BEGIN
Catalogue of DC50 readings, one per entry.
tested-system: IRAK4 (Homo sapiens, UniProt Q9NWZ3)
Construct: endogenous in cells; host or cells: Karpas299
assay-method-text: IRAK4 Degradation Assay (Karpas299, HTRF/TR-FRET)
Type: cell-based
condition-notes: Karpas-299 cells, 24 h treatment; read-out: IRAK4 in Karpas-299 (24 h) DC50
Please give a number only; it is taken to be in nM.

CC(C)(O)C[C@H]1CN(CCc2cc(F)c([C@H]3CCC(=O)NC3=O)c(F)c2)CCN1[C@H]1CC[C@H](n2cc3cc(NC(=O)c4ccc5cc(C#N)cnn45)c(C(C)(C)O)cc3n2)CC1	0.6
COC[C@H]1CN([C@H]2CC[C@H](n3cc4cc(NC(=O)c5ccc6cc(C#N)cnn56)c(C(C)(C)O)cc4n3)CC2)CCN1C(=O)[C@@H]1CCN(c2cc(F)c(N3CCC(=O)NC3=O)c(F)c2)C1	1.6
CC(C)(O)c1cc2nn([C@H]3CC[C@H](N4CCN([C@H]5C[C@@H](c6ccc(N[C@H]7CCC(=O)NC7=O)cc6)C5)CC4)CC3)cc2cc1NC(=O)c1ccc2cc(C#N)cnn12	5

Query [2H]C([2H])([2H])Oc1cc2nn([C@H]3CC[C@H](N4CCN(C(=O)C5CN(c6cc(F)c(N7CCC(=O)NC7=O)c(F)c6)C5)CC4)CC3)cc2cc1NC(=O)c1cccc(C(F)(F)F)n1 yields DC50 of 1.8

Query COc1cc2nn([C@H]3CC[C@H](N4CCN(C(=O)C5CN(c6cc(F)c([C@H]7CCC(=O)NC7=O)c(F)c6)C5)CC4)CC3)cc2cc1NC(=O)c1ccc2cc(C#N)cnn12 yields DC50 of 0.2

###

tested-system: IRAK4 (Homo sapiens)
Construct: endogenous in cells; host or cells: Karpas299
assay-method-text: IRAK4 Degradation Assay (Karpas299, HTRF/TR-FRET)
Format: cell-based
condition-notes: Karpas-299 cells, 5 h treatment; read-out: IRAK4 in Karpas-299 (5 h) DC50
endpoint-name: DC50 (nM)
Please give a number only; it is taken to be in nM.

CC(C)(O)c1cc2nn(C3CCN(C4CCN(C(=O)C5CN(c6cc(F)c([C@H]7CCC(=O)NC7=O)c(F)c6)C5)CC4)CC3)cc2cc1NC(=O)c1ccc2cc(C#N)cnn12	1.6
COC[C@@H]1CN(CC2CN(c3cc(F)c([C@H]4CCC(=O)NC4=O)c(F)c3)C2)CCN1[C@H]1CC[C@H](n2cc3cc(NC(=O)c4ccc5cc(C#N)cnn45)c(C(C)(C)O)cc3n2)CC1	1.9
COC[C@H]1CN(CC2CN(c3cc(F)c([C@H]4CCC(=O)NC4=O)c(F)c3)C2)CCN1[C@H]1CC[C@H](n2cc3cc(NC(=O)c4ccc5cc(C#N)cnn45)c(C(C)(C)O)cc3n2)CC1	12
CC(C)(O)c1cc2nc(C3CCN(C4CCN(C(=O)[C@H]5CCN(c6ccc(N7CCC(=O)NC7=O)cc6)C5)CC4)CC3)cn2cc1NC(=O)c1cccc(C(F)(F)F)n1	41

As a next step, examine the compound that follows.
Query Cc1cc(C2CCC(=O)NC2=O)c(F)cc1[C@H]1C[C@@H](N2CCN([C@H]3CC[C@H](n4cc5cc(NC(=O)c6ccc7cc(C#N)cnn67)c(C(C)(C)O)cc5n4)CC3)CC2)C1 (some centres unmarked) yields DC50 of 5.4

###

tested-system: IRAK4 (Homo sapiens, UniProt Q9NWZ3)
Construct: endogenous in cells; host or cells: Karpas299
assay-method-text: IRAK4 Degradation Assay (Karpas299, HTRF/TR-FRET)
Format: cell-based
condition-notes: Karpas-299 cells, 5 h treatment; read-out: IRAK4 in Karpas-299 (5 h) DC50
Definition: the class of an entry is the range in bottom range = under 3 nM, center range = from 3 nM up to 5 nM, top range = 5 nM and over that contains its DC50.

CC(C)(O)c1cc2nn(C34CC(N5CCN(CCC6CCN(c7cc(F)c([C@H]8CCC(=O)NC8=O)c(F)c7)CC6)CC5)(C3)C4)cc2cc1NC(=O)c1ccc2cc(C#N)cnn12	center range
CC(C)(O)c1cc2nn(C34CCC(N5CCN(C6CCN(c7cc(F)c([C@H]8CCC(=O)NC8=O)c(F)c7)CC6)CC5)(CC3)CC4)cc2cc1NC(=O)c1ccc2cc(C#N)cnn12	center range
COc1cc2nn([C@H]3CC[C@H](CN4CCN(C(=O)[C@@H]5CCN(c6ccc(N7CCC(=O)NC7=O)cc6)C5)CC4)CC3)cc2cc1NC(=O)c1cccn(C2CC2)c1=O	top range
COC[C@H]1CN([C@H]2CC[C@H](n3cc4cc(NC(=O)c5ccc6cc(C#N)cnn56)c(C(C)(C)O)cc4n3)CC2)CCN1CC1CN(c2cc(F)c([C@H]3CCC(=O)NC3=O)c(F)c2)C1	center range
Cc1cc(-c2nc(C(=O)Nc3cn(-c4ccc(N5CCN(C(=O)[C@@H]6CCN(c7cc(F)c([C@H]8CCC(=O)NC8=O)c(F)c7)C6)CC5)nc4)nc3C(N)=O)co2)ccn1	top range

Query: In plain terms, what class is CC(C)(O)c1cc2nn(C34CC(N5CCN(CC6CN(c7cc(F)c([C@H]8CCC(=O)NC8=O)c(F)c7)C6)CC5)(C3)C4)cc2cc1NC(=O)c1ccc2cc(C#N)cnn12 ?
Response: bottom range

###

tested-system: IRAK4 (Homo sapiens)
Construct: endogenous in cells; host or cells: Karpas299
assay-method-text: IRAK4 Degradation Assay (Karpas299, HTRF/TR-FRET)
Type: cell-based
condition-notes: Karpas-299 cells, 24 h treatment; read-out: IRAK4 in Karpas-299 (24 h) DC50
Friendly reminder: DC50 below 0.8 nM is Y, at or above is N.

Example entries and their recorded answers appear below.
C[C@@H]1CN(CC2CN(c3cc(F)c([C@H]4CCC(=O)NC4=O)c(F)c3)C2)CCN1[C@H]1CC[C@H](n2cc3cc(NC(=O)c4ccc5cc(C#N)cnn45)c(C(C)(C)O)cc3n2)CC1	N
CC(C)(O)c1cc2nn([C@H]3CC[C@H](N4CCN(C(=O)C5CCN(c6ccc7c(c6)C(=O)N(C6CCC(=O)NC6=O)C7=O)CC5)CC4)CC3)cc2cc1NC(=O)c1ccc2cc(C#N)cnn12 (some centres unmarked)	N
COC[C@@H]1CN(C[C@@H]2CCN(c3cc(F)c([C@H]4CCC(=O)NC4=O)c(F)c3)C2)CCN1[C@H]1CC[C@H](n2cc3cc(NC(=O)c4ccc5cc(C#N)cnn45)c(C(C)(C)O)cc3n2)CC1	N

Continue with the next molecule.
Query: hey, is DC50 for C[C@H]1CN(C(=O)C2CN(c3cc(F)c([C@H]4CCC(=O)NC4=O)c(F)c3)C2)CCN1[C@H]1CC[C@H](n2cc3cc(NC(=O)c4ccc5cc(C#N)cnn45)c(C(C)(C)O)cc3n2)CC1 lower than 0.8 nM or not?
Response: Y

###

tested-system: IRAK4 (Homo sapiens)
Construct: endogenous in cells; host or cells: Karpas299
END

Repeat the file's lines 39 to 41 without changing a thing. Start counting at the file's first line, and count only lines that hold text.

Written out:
Query: In plain terms, what class is CC(C)(O)c1cc2nn(C34CC(N5CCN(CC6CN(c7cc(F)c([C@H]8CCC(=O)NC8=O)c(F)c7)C6)CC5)(C3)C4)cc2cc1NC(=O)c1ccc2cc(C#N)cnn12 ?
Response: bottom range

###